His handling of the riders of the Pony Express is masterful. Massive, bronze horsemen become quicksilver as they appear to precipitate across space. It isn’t possible for fixed, metallic pieces to become more purposely forceful or directional in any other hand without becoming merely an abstracted arc.
Singleton’s full size version of “Pony Express” borrows from sculptors of the past and takes up from there. Mottled surface and haunted faces echo late-career Rodin, such as his “Studies for a Nude of Balzac,” but Singleton amps it up. His bronze laps like waves on a blustery day, especially in his action pieces, which can resemble a metallic tornado. Some stances and poses resemble Remington, but are varied, roughed up and modernized.
A video of the life-sized “Pony Express” being caste from Singleton’s original molds can be seen below:
His “Steer Wrestler,” likewise, is superb and reminds me of Jacob wrestling the angel for some reason. Undoubtedly Singleton is now influencing a younger generation of artists, such as Canada’s Al Henderson.
Beginning with an almost stereotypical “poor farm boy makes good” story, Singleton’s life diverges constantly from the expected. As an innovative 16-year-old, he crafted a makeshift “foundry” from farm flotsam – a steel drum for burner and Electrolux vacuum cleaner for a blower. Stints in the Army and Chicago Art Institute led to a Fulbright Fellowship in Europe. There Singleton restored Renaissance art, worked at the Vatican and studied at the Accademia di Belle Arti.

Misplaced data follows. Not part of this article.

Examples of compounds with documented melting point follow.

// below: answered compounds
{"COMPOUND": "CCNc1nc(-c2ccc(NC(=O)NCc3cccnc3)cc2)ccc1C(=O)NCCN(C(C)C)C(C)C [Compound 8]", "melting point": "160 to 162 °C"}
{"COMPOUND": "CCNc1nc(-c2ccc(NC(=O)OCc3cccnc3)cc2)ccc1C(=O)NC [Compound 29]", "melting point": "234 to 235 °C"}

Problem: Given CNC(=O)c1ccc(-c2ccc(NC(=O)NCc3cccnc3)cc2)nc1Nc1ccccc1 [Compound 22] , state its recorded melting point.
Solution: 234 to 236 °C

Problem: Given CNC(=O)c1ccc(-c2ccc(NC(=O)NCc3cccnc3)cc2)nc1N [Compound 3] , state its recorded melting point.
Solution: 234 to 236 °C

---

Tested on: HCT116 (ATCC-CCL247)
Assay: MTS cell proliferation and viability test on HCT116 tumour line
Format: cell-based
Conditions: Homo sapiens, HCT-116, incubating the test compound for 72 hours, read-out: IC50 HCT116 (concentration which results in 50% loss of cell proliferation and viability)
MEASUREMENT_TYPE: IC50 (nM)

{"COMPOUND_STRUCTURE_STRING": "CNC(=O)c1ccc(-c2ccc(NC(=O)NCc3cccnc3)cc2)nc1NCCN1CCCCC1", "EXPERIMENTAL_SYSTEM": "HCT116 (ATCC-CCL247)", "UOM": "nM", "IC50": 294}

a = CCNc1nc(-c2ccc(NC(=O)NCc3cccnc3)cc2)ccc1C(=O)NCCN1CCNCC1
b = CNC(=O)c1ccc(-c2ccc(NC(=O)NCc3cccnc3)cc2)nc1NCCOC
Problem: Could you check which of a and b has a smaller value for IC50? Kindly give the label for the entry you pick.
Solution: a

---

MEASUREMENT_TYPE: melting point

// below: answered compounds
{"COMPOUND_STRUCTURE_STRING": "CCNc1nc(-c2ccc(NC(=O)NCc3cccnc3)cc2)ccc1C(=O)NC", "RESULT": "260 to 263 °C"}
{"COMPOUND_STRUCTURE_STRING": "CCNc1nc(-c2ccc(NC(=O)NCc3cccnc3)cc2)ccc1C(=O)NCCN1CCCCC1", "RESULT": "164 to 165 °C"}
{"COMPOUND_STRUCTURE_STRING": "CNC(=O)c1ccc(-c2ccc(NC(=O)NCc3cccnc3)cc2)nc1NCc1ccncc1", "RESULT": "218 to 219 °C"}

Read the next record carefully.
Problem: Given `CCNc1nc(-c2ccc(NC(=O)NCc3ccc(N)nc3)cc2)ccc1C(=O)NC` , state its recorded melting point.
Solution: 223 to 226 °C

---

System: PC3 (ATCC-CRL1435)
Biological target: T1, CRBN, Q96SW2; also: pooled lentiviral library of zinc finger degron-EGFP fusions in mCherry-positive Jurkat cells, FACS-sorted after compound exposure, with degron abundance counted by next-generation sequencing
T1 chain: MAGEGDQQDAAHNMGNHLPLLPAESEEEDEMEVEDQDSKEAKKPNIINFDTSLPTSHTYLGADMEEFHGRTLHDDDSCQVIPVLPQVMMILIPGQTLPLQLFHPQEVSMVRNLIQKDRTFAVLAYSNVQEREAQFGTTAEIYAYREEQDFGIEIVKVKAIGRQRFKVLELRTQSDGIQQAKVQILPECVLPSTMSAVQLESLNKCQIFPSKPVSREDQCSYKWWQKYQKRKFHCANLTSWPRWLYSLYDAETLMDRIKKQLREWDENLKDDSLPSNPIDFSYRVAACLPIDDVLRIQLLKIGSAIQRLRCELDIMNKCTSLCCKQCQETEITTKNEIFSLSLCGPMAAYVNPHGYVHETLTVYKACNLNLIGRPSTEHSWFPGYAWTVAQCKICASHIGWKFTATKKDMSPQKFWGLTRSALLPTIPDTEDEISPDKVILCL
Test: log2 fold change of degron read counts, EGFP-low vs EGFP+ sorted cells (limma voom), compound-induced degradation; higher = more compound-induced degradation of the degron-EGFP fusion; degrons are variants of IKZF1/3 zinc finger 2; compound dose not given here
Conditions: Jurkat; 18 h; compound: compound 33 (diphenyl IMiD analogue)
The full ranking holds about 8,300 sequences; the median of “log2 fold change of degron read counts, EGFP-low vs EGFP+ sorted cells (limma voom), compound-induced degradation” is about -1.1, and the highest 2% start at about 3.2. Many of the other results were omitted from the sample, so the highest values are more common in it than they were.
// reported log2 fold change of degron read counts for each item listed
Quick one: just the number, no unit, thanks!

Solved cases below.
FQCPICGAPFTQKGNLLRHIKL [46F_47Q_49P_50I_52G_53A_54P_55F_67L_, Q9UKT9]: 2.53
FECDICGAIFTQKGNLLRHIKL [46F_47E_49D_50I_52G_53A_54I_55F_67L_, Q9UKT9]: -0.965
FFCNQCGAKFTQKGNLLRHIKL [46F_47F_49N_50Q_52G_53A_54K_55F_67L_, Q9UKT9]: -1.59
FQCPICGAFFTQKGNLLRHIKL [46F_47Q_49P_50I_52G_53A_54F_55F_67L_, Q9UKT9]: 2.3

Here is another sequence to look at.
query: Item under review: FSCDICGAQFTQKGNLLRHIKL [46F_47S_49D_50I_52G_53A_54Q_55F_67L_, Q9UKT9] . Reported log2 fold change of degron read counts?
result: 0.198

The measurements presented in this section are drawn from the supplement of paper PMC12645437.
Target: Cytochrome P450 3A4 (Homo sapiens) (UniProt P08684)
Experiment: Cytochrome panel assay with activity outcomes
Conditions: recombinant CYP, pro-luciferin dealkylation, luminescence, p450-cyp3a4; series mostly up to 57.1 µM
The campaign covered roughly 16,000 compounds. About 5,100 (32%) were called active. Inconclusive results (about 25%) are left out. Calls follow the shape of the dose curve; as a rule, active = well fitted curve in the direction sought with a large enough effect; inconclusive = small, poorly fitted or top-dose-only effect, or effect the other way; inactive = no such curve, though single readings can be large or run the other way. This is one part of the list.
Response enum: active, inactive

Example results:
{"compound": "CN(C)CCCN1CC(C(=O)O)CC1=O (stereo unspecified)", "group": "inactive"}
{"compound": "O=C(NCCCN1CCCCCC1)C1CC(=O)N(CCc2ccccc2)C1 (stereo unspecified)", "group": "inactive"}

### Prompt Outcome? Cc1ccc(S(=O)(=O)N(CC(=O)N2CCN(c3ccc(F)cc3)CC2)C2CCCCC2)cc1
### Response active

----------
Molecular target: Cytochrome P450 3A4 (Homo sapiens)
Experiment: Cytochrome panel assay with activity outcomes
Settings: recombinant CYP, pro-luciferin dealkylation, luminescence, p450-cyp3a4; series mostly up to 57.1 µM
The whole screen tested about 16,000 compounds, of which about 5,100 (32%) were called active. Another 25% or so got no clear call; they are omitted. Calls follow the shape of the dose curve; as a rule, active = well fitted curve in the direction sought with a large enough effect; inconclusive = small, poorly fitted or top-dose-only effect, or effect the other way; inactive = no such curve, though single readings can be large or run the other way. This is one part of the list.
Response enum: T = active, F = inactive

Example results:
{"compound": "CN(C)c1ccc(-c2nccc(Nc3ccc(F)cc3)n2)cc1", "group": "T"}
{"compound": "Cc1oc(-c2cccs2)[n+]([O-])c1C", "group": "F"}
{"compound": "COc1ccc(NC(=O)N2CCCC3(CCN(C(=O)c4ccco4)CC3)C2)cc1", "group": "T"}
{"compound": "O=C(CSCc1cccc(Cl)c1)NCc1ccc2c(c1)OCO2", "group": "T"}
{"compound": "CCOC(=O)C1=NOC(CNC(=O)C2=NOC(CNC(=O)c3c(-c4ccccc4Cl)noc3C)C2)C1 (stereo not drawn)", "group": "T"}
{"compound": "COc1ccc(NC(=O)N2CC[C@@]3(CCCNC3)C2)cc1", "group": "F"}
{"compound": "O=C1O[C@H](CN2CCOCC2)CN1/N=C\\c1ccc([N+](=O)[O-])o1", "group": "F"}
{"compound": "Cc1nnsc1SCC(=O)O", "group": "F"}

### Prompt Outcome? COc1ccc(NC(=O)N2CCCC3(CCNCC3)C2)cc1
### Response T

From there Singleton followed the path less traveled – at least for American artists of the last century. Appreciating and learning as much as he could from great masters such as Donatello and Michelangelo (whose damaged “Pieta” he helped restore), he returned as “American” as he left.
A centuries-old trend has inclined American artists to value European culture more than the native and to feed off old-world “civilization” as expatiates. Isn’t this just artistic colonialism and extensions of a vast and permanent continental assertion of superiority?
Bucking all this, Singleton returned with national identity unfazed by the glories witnessed abroad and realized, “I’ve been half a cowboy since I was a kid.”
Coming across the Frederic Remington Museum sparked a plan to return to western art rather than only classical and religious themes.
It takes courage and professional confidence to keep cowboy hats and chaps on your statues when culture seems dictated by big coastal cities. Regional disdain and cultural pressure hasn’t affected Singleton, and although not a household name everywhere yet, he is highly esteemed in his craft and in many collecting circles. Those include a “Bowed Crucifix” design carried by Pope John Paul II on his crosier and a piece made for the Shroud of Turin. He’s made Stations of the Cross and chronicles the population of the Bible and various saints in bronze.